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Why You Should Consider Buying From a Retiring Entrepreneur

You could waste your time seeking out the next Facebook or Uber. But the more successful path often involves taking over an existing successful business. Now is one of the best times to consider this potentially lucrative option. Why it’s a Great Time to Buy Aging Baby Boomers have created a tsunami of businesses about to be put up for sale. Over the next two decades, retiring owners will bequeath or sell at least $10 trillion worth of assets and more than 10 million businesses. Seventy percent of these businesses will be sold, presenting a major opportunity to entrepreneurs. It might not be as exciting as buying the next start-up, but buying a decades-old well-run business is a sound investment that often requires much less effort. Here are eight tips for those considering taking over an existing business: Do Your Research What sort of business do you hope to own? If you already own a business, is there room for synergies with a business you hope to take over? Do you have a pr ...

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Avoid These Common Sell-Side M&A Mistakes

Selling a company is no small feat. It can be time-consuming and stressful. It demands meticulous planning, competent advice, and a keen understanding of the dynamics of negotiation and deal-making. CEOs and companies inexperienced in the M&A process commonly make mistakes that can undermine a deal, resulting in a less favorable price—or even kill the deal outright.   These are the most common mistakes. Avoid them at all costs if you want to get the most out of your deal:  Having unrealistic expectations about the time and effort the deal will demand of you. Deal-making takes time and expertise.  Not creating a competitive bidding process. You must make your business appealing to multiple buyers to drive up the price.  Poorly-crafted or nonexistent NDAs. Confidentiality is money when it comes to deal-making.  An incomplete or nonexistent online data room. Buyers need ready access to key information to review for due diligence. If they can& ...

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Could 2018 Be the Right Time to Sell Your Business?

Research shows optimism among small and medium business owners in Houston reaching an all-time high. This optimism can translate into results. Year 2018 might be the ideal time to sell your business in Houston.

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Selling Your Houston Business? Here are the Key Value Drivers to Focus On

Years 2018 and 2019 may be ideal times to sell your Houston business. Values have never been higher, particularly for well-run companies. We’re also beginning an upswing in economic cycles.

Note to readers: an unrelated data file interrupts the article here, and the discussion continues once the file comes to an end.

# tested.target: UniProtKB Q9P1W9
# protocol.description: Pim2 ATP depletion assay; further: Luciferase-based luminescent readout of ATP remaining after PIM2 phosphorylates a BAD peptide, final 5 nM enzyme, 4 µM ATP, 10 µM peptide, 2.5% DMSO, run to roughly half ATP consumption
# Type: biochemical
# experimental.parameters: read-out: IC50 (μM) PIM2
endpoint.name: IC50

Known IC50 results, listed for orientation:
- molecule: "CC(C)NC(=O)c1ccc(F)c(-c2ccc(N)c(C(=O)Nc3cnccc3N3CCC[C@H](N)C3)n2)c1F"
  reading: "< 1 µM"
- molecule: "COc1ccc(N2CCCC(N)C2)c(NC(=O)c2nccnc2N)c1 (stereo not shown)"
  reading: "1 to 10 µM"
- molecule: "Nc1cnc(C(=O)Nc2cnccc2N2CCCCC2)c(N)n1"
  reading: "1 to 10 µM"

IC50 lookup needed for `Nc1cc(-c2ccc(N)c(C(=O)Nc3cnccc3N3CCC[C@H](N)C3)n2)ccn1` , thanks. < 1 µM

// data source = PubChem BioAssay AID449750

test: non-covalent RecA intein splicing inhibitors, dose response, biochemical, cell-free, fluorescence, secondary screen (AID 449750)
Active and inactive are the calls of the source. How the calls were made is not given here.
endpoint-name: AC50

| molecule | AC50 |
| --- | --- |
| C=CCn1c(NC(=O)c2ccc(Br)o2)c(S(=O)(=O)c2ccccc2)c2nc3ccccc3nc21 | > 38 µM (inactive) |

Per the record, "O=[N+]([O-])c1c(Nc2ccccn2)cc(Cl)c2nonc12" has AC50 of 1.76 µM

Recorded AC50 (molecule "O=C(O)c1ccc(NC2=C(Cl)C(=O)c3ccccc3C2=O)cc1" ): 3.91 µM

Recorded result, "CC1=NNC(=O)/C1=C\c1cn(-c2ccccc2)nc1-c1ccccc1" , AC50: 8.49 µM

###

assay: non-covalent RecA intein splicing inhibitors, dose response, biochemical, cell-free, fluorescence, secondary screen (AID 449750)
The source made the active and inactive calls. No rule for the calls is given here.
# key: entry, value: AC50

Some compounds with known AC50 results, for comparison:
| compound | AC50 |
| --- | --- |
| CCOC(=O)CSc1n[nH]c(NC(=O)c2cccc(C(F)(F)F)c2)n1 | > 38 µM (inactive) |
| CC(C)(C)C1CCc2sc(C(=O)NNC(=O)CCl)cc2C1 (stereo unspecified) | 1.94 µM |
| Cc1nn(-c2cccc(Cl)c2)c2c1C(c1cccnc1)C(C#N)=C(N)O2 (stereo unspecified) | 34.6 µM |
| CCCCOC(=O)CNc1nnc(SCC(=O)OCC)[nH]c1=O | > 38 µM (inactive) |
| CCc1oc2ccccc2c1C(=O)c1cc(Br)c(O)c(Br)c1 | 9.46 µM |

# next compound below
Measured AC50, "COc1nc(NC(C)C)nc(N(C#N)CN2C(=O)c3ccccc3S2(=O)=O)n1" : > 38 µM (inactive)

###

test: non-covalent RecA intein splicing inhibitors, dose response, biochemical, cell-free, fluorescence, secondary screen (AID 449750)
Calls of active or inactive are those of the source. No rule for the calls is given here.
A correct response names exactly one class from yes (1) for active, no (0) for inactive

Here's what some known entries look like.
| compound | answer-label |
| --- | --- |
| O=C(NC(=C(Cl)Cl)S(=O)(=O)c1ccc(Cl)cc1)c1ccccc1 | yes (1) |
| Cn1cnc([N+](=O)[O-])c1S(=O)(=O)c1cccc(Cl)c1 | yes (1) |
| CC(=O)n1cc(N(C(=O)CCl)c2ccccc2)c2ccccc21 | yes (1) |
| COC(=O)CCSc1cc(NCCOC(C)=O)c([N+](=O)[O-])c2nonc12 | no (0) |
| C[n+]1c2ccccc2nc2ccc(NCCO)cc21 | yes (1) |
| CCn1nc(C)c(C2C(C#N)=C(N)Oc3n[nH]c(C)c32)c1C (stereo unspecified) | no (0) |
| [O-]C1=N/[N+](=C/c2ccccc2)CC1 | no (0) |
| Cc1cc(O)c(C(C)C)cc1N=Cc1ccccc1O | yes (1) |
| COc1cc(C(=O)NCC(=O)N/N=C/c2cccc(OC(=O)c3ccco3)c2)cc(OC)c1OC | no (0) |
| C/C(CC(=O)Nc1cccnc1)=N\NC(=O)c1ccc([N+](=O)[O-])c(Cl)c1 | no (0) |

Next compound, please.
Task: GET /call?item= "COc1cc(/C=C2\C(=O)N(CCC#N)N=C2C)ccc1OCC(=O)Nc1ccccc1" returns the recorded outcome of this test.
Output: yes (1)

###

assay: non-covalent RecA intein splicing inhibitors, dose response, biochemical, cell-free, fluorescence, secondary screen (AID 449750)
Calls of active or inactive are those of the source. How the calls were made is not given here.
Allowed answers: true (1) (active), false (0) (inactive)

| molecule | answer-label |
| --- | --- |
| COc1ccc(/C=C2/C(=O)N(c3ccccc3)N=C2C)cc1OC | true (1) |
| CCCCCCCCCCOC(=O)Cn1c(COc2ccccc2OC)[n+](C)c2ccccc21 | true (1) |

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Strike While The Iron Is Hot: Now Is A Great Time To Sell A Business

There are many factors that determine best timing for selling a small business -- the financial condition of the company, valuation, growth cycle, profit history, and the current market. 

Usually the best time to obtain the highest price occurs when sales and earnings are good and trending upward. A solid earnings trend will enable a buyer to pay a higher price and still meet his return of investment criteria. A history of good performance also gives the buyer confidence in projected future earnings. 

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Value Driver #9: Barriers to Competitive Entry (Business Moat)

Circumstances that give a business an advantage over its competitors, strengthen its strategic position, or can be leveraged for future gain boosts business value. Why? Because it increases the probability of the continued future profitability of the business and decreases perceived risk by prospective buyers.

As with all value drivers, it’s about risk. Lower risk achieves higher value. Buyers will pay a premium price for a business that has barriers to competitive entry.

One way to describe this Barrier Value Driver is to use Warren Buffet's term, "Business Moat."  Buffet compares a castle's moat to the protection that a business needs to ward off encroaching competitors. The wider the moat, the more easily a company can be defended and the longer it can protect its profits. A company with a narrow moat does not offer these protections.

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The Wine-Lover's Guide To A Well-Run Business